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Finding it difficult coping with dad.

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Just need a tiny rant.

My dad was widowed 16 years ago and has never really got over it despite councelling. My mum who was a controlling woman I think kept the terminals side of her cancer from him and this has eaten away at him. He seems angry that I knew and despite trying to prepare him he was in denial.

He lives in East Midlands alone - good neighbours and my mums sister and husband see him regularly. He manages fairly well - house isnt as clean as could be, cooks basic meals and still drives. He comes down about every 6 weeks to see us.

He has mild vascular dementia, and is on blood pressure and antidepressants. Despite all this he has always been very manipulative and difficult. I took power of atorney after last stroke with great difficulty - he doesnt trust me or my husband at all (I'm an only child) and got very nasty when I advised him not to drive after last mini stroke till he;d seen his consultant.

Having observed him with others - i can see that all his venom and bile is directed at me - other people deny seeing the signs and my aunt doesnt seen to see the signs which are all there.

The conversation with him last night has played on my mind all day - hes bitter racist and nasty and I have to say its a chore now rather than a joy seeing him. People comment that I dont go up often and I selfishly say I cant cope with it.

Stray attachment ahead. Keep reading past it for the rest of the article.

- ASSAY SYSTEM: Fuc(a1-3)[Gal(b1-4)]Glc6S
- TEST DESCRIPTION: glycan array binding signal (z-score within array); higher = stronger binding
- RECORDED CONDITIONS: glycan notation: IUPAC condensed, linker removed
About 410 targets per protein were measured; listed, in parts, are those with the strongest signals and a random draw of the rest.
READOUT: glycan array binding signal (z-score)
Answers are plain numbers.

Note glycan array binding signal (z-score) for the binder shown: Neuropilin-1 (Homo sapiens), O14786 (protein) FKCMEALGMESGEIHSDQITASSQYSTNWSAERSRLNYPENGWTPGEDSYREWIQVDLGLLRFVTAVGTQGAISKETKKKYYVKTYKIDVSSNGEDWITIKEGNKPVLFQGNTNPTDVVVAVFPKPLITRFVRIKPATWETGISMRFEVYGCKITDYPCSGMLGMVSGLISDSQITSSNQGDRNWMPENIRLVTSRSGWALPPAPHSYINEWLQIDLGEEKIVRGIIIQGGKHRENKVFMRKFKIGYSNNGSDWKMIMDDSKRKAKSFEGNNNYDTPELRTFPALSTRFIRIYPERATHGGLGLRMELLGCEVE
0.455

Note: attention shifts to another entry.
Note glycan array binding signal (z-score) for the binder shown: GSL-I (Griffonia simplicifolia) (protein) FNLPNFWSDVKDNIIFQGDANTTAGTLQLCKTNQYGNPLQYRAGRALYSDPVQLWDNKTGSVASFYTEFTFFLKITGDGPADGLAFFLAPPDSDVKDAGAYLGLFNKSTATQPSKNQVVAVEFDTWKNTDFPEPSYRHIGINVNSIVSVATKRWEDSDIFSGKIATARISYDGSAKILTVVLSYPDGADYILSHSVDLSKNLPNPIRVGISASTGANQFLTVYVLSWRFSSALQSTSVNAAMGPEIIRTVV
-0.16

I mourn the man I idolised as a little girl.

I go on talking point a dementia chat room which offers support etc.

I know lots of you have parents and in laws with this disease. My husband is supportive and says we;ll deal with things as they happen. I know I should just get on with things - but like a cow I ruminate over things. :shock:

I promised my mum I'd look after him but am finding it hard.

Thanks for listening.

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Thanks Daphane - and hugs back - dont really want advice - prob just someone to say - been there etc. I have patients much worse off caring for loved ones in various stages but you can only support them cant say yes I have a bit of insight into what you are going thro.

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No advice i'm afraid just wanted to say I feel for you.

 

You are his closest relative and as such you are the only person he can really take out his anger on, sadly if the other relatives acknowledge there is a problem they might have to get involved so they won't want to see it. Do what you can for him but keep sufficient distance to maintain your sanity. You can't change him or what he says all you can do is change your response to it and it's very difficult to do that. Your husband sounds very sensible :)